Page:Popular Science Monthly Volume 32.djvu/263

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251
A GREAT LESSON.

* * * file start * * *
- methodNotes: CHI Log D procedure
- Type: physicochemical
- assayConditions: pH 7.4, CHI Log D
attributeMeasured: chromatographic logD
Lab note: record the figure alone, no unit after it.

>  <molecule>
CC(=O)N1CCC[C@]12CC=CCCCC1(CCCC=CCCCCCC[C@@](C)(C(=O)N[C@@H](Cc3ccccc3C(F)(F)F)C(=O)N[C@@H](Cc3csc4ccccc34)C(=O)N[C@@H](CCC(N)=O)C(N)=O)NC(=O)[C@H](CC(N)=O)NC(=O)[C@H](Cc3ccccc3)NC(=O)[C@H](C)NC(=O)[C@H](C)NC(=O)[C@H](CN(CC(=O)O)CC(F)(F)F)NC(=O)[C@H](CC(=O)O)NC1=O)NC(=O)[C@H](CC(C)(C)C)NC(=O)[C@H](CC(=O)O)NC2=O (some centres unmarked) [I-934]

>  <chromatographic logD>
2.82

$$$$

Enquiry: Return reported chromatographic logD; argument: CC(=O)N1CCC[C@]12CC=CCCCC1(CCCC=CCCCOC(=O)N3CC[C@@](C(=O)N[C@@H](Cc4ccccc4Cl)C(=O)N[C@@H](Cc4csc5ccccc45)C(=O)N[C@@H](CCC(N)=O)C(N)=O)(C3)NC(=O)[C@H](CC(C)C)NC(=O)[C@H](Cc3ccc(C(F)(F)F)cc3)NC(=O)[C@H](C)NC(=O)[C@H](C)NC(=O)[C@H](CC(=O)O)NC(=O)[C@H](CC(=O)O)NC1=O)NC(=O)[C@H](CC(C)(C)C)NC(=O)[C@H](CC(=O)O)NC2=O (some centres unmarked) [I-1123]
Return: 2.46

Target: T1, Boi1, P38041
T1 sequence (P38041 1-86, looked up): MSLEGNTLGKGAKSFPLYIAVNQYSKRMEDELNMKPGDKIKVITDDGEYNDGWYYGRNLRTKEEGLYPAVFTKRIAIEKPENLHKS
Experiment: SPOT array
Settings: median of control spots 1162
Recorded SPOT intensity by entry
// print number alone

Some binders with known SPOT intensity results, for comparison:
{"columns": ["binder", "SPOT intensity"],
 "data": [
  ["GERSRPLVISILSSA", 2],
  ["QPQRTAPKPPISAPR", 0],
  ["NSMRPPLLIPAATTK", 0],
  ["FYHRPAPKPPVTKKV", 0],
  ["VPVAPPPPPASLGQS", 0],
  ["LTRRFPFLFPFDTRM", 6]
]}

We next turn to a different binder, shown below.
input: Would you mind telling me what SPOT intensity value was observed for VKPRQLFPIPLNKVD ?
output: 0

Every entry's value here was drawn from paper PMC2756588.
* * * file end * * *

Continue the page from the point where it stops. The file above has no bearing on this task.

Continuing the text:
But when that energy became feeble, and when at last it ceased, the once powerful structure descended again to that lower level of the inorganic, and subject to all its laws. Then, what the ocean could not do by the violence of its waves, it was all-potent to do by the corroding and dissolving power of its calmer lagoons. Ever eating, corroding, and dissolving, the back waters of the original fringing reef—the mere pools and channels left by the outrageous sea as it dashed upon the shore—were ceaselessly at work, aided by the high temperature of exposure to blazing suns, and by the gases evolved from decaying organisms. Thus the enlarging area of these pools and channels spread out into wide lagoons, and into still wider protected seas. They needed no theory of subsidence to account for their origin or for their growth. They would present the same appearance in a slowly-rising, a stationary, or a slowly-sinking area. Their outside boundary was ever marching farther outward on submarine shoals and banks, and ever as it advanced in that direction its rear ranks were melted and dissolved away. Their inner boundary—the shores of some island or of some continent—might be steady and unmoved, or it might be even rather rising instead of sinking. Still, unless this rising were such as to overtake the advancing reef, the lagoon would grow, and, if the shores were steady, it would widen as fast as the face of the coral barrier could advance. Perhaps, even if such a wonderful process had ever occurred to Darwin—even if he had grasped this extraordinary example of the "give and take" of Nature—of the balance of opposing forces and agencies which is of the very essence of its system, he would have been startled by the vast magnitude of the operations which such an explanation demanded. In its incipient stages this process is not only easily conceivable, but it may be seen in a thousand places and in a thousand stages of advancement. There are islands without number in which the fringing reef is still attached to the shore, but in which it is being "pitted," holed, and worn into numberless pools on the inner surfaces where the coral is in large patches dead or dying, and where its less soluble ingredients are being deposited in the form of coral sand. There are thousands of other cases where the lagoon interval between the front of the reef and the shores has been so far widened that it is taking the form of a barrier, as distinguished from a fringing reef, and where the lagoon can be navigated by small boats. But when we come to the larger atolls, and the great seas included between a barrier-reef and its related shores, the mind may well be staggered by the enormous quantity of matter which it is suggested has been dissolved, removed, and washed away. The breadth of the sheltered seas between barrier-reefs and the shore is measured in some cases not by yards or hundreds of yards, not by miles, but by tens of miles, and this breadth is carried on in linear directions, not for hundreds of miles, but for thousands. And yet there is one familiar idea in geol-